Ronan Farrow on Tuesday accused Hillary Clinton of “protect[ing]” Harvey Weinstein.
In a sit-down interview with Buzzfeed, Farrow cautiously elaborated on a charge in his new book, “Catch and Kill,” that Clinton backed out of an interview over his Weinstein reporting. “There have been a lot of politicized headlines saying, you know, Hillary Clinton squashed the Weinstein story, and that’s not really what the book asserts,” Farrow said, referring to media coverage of the book’s Clinton content last week.
“What it does assert,” he continued, “is that, as news of my reporting started to filter into political circles, and people like Hillary Clinton’s associates got word that I was working on Weinstein, allies of Weinstein did appear to become nervous.”
“And it was raised with me as I was trying to schedule an interview with Hillary Clinton for my foreign policy book, for which every other living Secretary of State had agreed to an interview and she previously had agreed to an interview, that there was an apparent effort to cancel that interview after they raised concerns about the reporting on Weinstein,” said Farrow, who worked for Clinton during her tenure as Secretary of State.
.@RonanFarrow on Hillary Clinton's reluctance to speak with him after finding out he was writing about Harvey Weinstein: "It was a personal moment of gut-punch to me…where people that I thought would support that kind of reporting were actually very leery of it." pic.twitter.com/kXnosN3mBR
— AM2DM by BuzzFeed News (@AM2DM) October 15, 2019
He told Buzzfeed that Clinton later agreed to a “brief phone interview” after some pressing. “That is not an example that shows what Hillary Clinton was or wasn’t thinking. I’m very careful to say, you know, she says this was a coincidence, and maybe there were other reasons she got cold feet. And she did, ultimately, later when I said, ‘Hey, I’m going to have to disclose that you guys had this weird conversation with me and that you’re on the only missing secretary of state in this book,’ give me a brief phone interview. So she was gracious to do that,” Farrow added.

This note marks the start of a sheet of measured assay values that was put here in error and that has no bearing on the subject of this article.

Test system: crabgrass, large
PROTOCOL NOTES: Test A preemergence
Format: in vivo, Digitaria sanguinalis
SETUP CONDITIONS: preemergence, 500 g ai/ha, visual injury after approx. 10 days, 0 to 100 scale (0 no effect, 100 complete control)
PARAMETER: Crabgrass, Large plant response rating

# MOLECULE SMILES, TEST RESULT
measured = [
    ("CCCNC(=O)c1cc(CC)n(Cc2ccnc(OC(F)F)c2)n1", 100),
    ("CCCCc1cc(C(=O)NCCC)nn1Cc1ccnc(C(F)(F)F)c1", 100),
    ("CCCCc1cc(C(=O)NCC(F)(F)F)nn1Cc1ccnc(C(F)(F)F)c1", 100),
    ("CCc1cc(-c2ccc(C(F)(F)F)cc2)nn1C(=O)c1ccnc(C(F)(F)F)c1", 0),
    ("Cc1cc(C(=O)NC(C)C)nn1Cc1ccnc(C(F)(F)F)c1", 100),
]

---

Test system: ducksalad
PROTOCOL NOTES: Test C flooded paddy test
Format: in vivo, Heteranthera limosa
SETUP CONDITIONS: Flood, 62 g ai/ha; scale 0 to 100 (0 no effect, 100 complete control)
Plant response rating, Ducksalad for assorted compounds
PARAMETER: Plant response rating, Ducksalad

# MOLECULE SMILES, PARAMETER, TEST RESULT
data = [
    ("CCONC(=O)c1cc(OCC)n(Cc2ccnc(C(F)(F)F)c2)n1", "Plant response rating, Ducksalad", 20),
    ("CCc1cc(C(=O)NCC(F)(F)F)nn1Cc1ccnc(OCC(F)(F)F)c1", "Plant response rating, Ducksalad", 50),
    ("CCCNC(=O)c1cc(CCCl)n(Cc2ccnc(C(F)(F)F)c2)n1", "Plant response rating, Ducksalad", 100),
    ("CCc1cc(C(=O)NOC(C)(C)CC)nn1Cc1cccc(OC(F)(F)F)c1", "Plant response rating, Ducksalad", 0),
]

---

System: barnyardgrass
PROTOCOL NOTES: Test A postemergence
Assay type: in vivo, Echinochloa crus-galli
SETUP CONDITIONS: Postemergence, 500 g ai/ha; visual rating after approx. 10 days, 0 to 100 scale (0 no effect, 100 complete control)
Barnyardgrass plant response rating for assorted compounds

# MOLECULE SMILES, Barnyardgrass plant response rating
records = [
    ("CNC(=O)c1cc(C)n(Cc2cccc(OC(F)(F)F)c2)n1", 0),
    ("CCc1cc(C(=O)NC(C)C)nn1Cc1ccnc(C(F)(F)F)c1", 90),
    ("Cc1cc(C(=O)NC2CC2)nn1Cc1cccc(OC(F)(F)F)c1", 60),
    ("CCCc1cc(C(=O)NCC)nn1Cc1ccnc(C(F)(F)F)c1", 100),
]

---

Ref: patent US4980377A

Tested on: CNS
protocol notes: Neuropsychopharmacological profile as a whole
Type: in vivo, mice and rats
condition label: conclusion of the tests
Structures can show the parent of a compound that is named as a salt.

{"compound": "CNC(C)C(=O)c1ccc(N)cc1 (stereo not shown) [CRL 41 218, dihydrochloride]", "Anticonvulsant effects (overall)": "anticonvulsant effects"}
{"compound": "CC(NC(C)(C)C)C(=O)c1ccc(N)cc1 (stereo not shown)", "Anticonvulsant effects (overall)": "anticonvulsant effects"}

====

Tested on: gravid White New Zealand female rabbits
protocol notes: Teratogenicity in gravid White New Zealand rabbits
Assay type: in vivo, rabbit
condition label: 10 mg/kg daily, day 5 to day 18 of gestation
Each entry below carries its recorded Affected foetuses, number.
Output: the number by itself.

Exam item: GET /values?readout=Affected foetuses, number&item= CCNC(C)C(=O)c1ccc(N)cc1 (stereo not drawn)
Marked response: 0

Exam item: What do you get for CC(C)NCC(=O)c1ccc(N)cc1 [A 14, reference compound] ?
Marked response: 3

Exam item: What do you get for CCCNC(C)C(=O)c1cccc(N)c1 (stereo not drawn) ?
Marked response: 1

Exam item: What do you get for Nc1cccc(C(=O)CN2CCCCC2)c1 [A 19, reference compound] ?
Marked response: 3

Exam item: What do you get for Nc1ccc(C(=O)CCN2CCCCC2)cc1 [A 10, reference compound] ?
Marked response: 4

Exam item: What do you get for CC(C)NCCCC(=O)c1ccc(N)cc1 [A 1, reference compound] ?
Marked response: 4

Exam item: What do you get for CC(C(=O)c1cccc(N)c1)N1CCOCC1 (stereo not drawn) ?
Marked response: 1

Careful as he was to avoid outright accusing Clinton of covering for Weinstein, Farrow proceeded to make a pretty big statement about his former boss. “It is an example of how power protects power,” he contended, “and Harvey Weinstein was one of Hillary Clinton’s big Hollywood bundlers, he brought in a lot of money for her, they were friends. And it was a personal moment of gut punch to me, like so many of these plot twists in this book, where people that I thought would support that kind of reporting actually were very leery of it.”
While the book may not “assert” anything along the lines of “Hillary Clinton squashed the Weinstein story,” as Farrow sought to clarify, he clearly accused her of protecting Weinstein. He also implicated her in the broader effort among Weinstein’s allies, which is documented in the book, to hinder his reporting. That’s a big deal, particularly for a politician who styles herself as a champion of women.
Clinton waited five long days after the New York Times published allegations against Weinstein to release a statement claiming she was “shocked and appalled” by the reports. If Farrow’s account is accurate—and for many reasons it’s very hard to believe Clinton was entirely clueless about Weinstein—she wouldn’t have been that “shocked” by the allegations at all. Furthermore, Farrow’s story heavily implies Clinton was more interested in protecting either herself or her major donor than in advancing the important journalism she later described as shocking. His new reporting is a memorable addition to our knowledge of Clinton’s moral failings. (It should be noted that Farrow’s credibility as a journalist remains damaged by his reporting on Justice Brett Kavanaugh, although in this case no credible counter narrative has emerged to cast doubt on the Clinton story.)
Hillary Clinton is a champion of Hillary Clinton before she’s a champion of women. History should remember her as such. She is a spineless political elite who puts her own interests before any of the causes she purports to advance. But we already knew that anyway.